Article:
“Again the Israelites did evil in the Lord’s sight, so the Lord handed them over to the Philistines, who oppressed them for forty years. In those days a man named Manoah from the tribe of Dan lived in the town of Zorah. His wife was unable to become pregnant, and they had no children. The angel of the Lord appeared to Manoah’s wife and said, “Even though you have been unable to have children, you will soon become pregnant and give birth to a son. So be careful; you must not drink wine or any other alcoholic drink nor eat any forbidden food. You will become pregnant and give birth to a son, and his hair must never be cut. For he will be dedicated to God as a Nazirite from birth. He will begin to rescue Israel from the Philistines.” – Judges 13:1-5.
Most people know the basic story of Samson and Delilah from Judges 13-16. We all know that eventually long-haired Samson tells her the secret to his strength and she hands him over the Philistines, who eventually take him captive by plucking his eyes out and enslaving him. Then God grants him a final request and he takes out all 3000 men and women in the coliseum and he dies with them.
The common assumption is that Samson was destined for greatness no matter what he did—but faltered before he could reach his potential because of Delilah. Samson’s story begins in Judges 13:1-5 (above) There are some rules of engagement when someone is either born or becomes a Nazirite. In addition to never cutting his hair, these rules include abstaining from alcohol, and never touching a dead body. Samson was a man that was used by God and at times acted solely on his desires; in other words, what he wanted, is what he wanted.
Samson wanted to marry a woman that didn’t worship the one true God. (Judges 14:1-4) This gives us an initial view into Samson’s selfish and lustful nature. Next Samson touched the dead body of a lion. (Judges 14: 5-6; 8-9) Samson officially broke the Nazarite vow that says not to go near a dead body. What makes this situation worse is that he gave some honey from the dead lion’s belly to his parents. In short, he got his parents caught up in the transgression as well. Then he seemed to make light of this when making a riddle to the Philistines (v12-14).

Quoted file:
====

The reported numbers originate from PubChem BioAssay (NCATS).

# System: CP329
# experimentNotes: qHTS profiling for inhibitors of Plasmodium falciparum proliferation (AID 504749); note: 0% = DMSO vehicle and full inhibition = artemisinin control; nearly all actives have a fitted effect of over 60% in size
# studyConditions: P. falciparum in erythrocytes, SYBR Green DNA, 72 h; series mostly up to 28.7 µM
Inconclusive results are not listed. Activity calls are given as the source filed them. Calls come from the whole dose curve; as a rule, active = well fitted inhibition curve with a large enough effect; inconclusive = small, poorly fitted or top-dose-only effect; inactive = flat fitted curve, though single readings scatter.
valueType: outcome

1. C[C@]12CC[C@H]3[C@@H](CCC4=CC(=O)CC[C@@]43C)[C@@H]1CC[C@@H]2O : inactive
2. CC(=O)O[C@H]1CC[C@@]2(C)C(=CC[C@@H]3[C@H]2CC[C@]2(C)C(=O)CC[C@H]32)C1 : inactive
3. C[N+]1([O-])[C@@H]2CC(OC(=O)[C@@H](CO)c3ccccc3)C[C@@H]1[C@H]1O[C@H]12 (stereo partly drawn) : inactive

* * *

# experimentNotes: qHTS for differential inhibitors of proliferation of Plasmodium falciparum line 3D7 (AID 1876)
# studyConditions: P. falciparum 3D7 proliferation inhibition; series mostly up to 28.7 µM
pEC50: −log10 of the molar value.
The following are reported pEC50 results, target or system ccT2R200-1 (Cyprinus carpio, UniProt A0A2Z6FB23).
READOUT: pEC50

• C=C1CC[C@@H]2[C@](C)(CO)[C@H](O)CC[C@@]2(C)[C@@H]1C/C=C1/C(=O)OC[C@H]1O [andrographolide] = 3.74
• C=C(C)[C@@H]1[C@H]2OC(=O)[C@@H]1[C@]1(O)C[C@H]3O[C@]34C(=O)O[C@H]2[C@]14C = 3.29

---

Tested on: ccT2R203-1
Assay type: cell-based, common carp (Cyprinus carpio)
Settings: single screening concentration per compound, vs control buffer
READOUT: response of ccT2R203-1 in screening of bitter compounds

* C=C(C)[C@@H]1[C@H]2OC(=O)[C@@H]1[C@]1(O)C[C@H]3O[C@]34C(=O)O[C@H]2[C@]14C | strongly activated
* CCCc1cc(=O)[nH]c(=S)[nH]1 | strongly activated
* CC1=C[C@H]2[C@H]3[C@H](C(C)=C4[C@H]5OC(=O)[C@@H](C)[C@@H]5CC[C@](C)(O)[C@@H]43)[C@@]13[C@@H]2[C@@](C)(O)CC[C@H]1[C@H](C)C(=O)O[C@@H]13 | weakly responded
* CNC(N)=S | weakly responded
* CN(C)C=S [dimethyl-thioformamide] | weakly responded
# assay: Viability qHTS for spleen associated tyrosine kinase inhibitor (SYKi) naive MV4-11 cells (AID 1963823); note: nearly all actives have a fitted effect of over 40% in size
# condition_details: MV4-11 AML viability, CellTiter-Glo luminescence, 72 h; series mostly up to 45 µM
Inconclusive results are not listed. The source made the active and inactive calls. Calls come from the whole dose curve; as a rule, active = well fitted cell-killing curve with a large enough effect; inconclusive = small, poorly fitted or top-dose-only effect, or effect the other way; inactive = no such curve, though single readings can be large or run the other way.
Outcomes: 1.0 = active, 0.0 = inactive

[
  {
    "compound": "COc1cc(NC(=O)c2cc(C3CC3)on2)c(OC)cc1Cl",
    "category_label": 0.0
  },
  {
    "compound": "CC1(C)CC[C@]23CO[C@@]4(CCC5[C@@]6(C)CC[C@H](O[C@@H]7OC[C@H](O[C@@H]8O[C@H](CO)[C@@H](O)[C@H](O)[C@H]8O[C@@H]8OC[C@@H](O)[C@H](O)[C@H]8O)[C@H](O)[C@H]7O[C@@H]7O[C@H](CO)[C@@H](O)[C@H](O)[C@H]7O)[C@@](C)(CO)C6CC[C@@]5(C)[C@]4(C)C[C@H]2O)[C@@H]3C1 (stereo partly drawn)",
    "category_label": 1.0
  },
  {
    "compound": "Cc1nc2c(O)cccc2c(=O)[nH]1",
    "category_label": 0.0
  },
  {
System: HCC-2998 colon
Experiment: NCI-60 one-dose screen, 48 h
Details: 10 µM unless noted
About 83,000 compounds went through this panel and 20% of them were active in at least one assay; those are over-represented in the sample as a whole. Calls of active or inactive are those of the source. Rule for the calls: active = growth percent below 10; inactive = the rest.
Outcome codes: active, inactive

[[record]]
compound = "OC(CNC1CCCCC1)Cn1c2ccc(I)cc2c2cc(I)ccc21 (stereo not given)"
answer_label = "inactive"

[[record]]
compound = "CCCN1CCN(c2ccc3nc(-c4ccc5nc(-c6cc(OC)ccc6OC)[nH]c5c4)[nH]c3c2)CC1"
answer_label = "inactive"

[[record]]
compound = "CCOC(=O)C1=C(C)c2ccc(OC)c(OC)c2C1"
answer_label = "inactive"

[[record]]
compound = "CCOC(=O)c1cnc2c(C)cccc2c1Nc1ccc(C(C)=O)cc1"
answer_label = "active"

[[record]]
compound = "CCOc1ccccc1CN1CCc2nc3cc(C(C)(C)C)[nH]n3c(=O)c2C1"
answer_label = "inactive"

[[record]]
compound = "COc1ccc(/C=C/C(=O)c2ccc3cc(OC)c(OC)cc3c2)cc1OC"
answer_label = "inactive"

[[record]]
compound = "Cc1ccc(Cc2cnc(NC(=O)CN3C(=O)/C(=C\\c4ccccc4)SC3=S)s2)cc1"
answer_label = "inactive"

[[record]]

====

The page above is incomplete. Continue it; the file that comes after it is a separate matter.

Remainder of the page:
Samson liked to have relationships with women who he wasn’t married to, and women that he wasn’t supposed to be in relationships with. In fact, Samson committed multiple sins. That’s to be expected since all fall short of the glory of God. The glaring issue here is he committed sins and didn’t repent. In short, he used his life to pursue what he wanted, despite God’s instructions.
In retrospect, his story is very familiar. It reminds me of the lives of us men, who with the best intentions, set our sights on being used by God, only to set it aside to pursue our own agenda. We don’t go in planning to compromise, but we find it expedient to do so. We can wander into areas we shouldn’t be in and we lose sight of God in the temporary pleasures that we enjoy, not realizing that our pleasures can easily become addictions. Samson was no different and his story paints a dark reality of what happens when our will is weak and we don’t have self-control.
- Did your perception of Samson change this week? If so, how?
- What can we learn from the life of Samson?
- Why do you think Samson would eat honey out of the carcass of a lion?
- Why didn’t Sampson realize what Delilah was up to? Why don’t we sense danger when it is lurking?